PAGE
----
A senior al-Shabab leader who plotted the attack against U.S. and Kenyan forces in Manda Bay, Kenya is dead — following a series of airstrikes in Somalia over the weekend, U.S. Africa Command announced Tuesday.
“Since Jan. 5, U.S. Africa Command and our partners have pursued those responsible for the attack on U.S. and Kenyan forces at Manda Bay,” AFRICOM commander Army Gen. Stephen Townsend said in a statement Tuesday. “This strike demonstrates that we will continue to relentlessly pursue those responsible for Manda Bay and those wishing to do harm to Americans and our African partners.”
The command said a senior leader of the violent extremist organization and his wife, also a member of al-Shabab, were both killed in precision airstrikes on Feb. 22. The command did not provide names of those killed.
Al-Shabab militants attacked Manda Bay Airfield on Jan. 5, resulting in the deaths of Army Spc. Henry Mayfield Jr., 23, and two U.S. Department of Defense contractors, Dustin Harrison, 47, and Bruce Triplett, 64.
In response, the command initiated a senior-leader-led investigation evaluating the circumstances leading up to the attack.
Although the report has not been released, multiple sources from the Marine Raider community told Marine Corps Times that approximately a dozen Marines from the 3rd Raider Battalion who were based in Camp Simba spearheaded the counterattack against the militants.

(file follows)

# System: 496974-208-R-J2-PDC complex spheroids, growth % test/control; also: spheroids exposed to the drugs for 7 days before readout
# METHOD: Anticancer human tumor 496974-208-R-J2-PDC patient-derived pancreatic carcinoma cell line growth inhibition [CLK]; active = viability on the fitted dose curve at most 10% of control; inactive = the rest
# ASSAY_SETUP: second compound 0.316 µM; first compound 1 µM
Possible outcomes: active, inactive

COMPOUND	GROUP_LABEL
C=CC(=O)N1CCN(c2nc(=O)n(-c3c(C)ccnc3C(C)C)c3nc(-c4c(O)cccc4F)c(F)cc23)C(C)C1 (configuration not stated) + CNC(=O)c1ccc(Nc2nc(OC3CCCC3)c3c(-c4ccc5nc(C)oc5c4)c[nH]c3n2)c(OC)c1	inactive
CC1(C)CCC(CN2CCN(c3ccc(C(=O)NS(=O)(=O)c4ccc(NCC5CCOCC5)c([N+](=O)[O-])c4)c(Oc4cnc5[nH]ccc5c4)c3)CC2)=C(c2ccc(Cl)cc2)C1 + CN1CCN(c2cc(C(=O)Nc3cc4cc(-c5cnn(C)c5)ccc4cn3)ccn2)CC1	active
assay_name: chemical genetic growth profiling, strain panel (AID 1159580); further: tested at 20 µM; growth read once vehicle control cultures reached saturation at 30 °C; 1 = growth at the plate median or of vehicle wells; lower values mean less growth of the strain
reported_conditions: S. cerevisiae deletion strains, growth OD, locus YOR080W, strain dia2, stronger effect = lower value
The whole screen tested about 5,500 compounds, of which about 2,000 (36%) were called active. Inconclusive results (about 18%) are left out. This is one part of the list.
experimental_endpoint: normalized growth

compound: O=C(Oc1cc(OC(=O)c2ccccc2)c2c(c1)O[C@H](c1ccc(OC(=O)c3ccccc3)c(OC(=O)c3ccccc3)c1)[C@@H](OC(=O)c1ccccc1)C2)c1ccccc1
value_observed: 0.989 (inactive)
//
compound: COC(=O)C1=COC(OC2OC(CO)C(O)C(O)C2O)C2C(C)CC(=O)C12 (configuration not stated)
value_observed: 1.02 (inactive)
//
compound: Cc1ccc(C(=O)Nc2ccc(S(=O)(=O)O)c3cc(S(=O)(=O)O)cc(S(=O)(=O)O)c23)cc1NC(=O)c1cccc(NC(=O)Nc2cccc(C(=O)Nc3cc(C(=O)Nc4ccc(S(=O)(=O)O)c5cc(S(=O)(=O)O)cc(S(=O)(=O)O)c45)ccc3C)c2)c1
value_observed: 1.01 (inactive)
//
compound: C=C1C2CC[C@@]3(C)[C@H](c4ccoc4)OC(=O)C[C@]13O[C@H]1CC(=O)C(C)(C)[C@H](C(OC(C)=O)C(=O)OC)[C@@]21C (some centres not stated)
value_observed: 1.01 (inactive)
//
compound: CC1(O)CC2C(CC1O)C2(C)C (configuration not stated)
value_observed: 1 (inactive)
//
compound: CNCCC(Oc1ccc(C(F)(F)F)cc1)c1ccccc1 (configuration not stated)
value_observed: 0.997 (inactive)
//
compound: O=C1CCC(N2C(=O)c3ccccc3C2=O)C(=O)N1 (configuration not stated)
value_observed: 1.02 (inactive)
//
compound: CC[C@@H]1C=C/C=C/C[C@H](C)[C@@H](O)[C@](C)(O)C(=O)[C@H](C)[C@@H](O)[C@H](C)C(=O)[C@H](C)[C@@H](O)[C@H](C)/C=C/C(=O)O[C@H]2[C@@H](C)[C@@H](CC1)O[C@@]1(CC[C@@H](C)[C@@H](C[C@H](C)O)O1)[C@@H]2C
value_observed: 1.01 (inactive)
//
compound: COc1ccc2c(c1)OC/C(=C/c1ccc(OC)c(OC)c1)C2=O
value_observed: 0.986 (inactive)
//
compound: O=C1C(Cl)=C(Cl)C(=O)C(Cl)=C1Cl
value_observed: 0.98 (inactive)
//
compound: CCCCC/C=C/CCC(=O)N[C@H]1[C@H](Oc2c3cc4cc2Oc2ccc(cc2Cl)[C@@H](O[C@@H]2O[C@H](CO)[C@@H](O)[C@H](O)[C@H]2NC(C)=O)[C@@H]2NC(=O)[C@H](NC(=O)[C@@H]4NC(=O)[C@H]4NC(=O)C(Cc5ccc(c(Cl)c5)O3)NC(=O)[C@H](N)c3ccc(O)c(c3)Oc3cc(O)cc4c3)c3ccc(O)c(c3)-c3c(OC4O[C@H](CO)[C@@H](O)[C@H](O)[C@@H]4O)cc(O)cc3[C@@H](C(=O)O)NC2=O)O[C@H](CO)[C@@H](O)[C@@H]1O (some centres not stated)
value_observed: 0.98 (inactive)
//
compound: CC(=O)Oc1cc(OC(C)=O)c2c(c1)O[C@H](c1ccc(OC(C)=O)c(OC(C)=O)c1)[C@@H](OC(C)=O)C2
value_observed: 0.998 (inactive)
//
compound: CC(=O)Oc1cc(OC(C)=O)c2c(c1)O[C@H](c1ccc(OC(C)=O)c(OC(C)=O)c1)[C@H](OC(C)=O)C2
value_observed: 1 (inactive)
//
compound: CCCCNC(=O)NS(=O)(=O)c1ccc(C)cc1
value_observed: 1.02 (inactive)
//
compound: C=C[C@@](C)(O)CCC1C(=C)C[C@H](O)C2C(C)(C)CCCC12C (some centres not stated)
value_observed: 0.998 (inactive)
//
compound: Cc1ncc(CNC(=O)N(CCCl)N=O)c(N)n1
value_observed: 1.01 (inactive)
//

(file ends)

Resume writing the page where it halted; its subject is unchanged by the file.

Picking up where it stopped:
But due to the fact that Camp Simba is roughly a mile from the airfield at Manda Bay, the New York Times reported on Jan. 22 that the Marines’ response time was delayed.
AFRICOM challenged the Times’ description of the attack, noting that the Marine Raiders’ response was “timely and effective.”
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Even so, Townsend said that the attack shed light on areas for improvement, and said roughly 120 infantrymen were working to secure the area and ramp up the installation’s measures of defense.
“I think it’s self-obvious we were not as prepared there at Manda Bay as we needed to be,” Townsend told lawmakers on the Senate Armed Services Committee on Jan. 30. “Al-Shabab managed to penetrate onto that airfield … . They were able to get access to that airfield, kill three Americans, and destroy six aircraft there. So we weren’t as prepared, and we’re digging into that to find out why that’s the case.”
During the hearing, Townsend said that having another attack similar to the one at Manda Bay was his number one fear as the commander of AFRICOM.
There are approximately 5,000 to 7,000 al-Shabab militants in Somalia. AFRICOM officials told reporters in January they believed that the al-Shabab militants originated in Somalia before receiving assistance from facilitators within Kenya and crossing into the neighboring country.
The U.S. has approximately 6,000 Department of Defense personnel in Africa. Within Somalia, the U.S. has an average of 650 to 800 U.S. forces at any given time, according to the command.
“U.S. Africa Command will continue to support our African and European partners in the fight against al-Shabaab,” Townsend said in a statement Tuesday. “It is important to impact their ability to threaten peace and security in East Africa and prevent their threats against the U.S. from being a reality.”